Image Image Image Image Image Image Image Image Image Image

Mace & Crown | November 22, 2017

Scroll to top

Top

No Comments

Big Blue Take Back Reclaims The Night on Campus

Big Blue Take Back Reclaims The Night on Campus

Jacob Hall
Staff Writer

Friday night saw Kaufman Mall filled with crowds of students, glow sticks waving through the air, who had a sense of determination about them. A crowd of around 100 students gathered together to take a stand against sexual & domestic violence in “Big Blue Take Back.”

Last year’s “Big Blue Take Back” was the first at ODU in five years.

The event is ODU’s spin on the traditional “Take Back The Night” march. The purpose is to stand against sexual and domestic violence and give an opportunity for survivors to tell their stories.

The turnout was impressive as it was one of the coldest nights of the semester.

“I’m here because I’ve heard so many stories of it,” Caitlin Rice, a junior, said. “I’m here to support my friend as well.”

Before the event formally kicked off, groups of students roamed between different tables that were set up for supporting organizations, such as ODU Safe Space, YWCA of Norfolk, Men of Quality and M-Power.

The scattered groups of attendees, clutching their glow sticks, joined together in one massive crowd as the president of ODU Vox, Derrion Hawkins, took to the podium on the steps of the Webb Center.

“Tonight we will take a pledge to admit that we need to do something big or small to make a difference,” Hawkins said.

When the crowd was asked to cheer if they had taken the pledge before, and then asked to cheer if they were taking it for the first time tonight, the crowd erupted into applause both times.

Everyone was reminded that they were there to acknowledge the severity of the epidemic of sexual assault and domestic violence and that they can stand up against it.

Following Hawkins speech, the night took a more solemn turn.

A poem was recited from the podium that followed the story of an individual who was sexually assaulted by a close, trusted friend. The poem ended with encouragement, stating that the author will fight back and survive despite the horrible thing that has happened.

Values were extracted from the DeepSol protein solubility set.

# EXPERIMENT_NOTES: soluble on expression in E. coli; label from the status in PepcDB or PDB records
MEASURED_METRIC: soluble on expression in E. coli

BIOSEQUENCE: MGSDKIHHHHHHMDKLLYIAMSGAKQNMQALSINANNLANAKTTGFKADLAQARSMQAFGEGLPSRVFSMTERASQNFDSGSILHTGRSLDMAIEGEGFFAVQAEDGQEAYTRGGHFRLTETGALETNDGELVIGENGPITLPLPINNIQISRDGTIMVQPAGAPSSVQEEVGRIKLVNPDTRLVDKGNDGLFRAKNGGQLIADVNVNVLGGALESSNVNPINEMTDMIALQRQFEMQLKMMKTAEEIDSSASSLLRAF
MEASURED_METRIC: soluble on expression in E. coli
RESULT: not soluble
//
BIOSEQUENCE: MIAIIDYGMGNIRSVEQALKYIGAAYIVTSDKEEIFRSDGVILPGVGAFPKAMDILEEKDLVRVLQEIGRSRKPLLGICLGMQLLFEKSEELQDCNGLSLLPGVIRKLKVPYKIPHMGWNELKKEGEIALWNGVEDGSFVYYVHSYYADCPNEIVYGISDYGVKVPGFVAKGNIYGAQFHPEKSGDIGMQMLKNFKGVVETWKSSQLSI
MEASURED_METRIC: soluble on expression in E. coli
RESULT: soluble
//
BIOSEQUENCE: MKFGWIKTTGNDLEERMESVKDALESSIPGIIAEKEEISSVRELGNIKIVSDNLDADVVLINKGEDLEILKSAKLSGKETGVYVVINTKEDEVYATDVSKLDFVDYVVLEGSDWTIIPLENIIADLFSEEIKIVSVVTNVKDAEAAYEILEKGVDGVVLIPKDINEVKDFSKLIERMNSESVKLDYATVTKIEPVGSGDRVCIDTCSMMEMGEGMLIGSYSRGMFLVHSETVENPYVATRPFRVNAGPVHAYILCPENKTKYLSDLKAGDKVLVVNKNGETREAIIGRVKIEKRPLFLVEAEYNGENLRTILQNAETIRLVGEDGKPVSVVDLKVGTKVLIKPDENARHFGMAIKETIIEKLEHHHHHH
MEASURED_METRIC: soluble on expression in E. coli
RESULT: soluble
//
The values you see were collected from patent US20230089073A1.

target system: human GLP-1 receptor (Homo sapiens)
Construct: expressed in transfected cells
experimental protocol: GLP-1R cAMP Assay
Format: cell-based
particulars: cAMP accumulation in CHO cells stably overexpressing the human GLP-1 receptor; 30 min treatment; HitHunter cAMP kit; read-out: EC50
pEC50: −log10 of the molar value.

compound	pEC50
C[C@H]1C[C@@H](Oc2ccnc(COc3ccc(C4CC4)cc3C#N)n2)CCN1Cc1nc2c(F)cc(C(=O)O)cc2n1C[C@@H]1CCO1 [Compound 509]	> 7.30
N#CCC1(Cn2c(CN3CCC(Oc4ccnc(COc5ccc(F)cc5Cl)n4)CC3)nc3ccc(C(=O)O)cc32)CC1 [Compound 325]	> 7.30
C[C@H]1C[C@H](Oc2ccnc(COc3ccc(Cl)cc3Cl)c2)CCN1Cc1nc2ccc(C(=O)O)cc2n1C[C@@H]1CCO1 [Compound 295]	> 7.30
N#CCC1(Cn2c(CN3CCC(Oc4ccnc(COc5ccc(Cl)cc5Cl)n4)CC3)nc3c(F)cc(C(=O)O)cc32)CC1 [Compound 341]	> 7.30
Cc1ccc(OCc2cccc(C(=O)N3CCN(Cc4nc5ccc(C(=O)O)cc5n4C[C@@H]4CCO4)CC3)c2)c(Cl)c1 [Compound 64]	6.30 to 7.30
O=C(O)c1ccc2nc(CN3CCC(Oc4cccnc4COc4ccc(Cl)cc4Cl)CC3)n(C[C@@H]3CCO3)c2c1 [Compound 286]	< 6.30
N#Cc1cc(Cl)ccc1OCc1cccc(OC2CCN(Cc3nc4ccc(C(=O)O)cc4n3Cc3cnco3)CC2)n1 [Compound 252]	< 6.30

The poem set the mood of grim determination throughout the crowd that would prevail for the rest of the night.

“I hope this event is educational and inspires you to continue in the fight against this issue,” Christopher Ndiritu, ODU student body president, said.

Ndiritu shared information about many resources that ODU has available that can help prevent forms of assault. These resources range from “Safe Ride,” which provides shuttles around campus and “Safe Walk,” which allows friends to track you through the LiveSafe app if you’re walking alone.

The microphone was then passed to Ellen Neufeldt, vice president for Student Engagement and Enrollment Services.

“I want to speak for all of us when I say without you students it would all be for none,” Neufeldt said. “You’re standing up tonight and saying we’re going to take it back. We are going to make sure that Old Dominion is a safe place free of violence.”

This October, 30 administrators were trained at ODU in the Green Dot Program. The program, which began at the University of Kentucky, trains staff to be able to identify and help in situations of sexual or domestic violence that may arise.

These administrators were brought on stage and recognized for their achievements. Attendees were then asked to take a pledge against sexual violence.

“Monarchs Unite! Take back the night!” echoed throughout campus as the students marched around Kaufman Mall.

When the march ended, the podium was opened to anyone who wanted to share stories. A number of students bravely took to the stage, many not sharing their names. They all shared stories and statements of defiance and recovery, while some students became visibly angry at how long the problem has gone unrecognized. More than one student was brought to tears recounting their experiences.

After the stories were told, the night ended and students and staff were reminded to spread awareness and to remember that anyone can make a difference.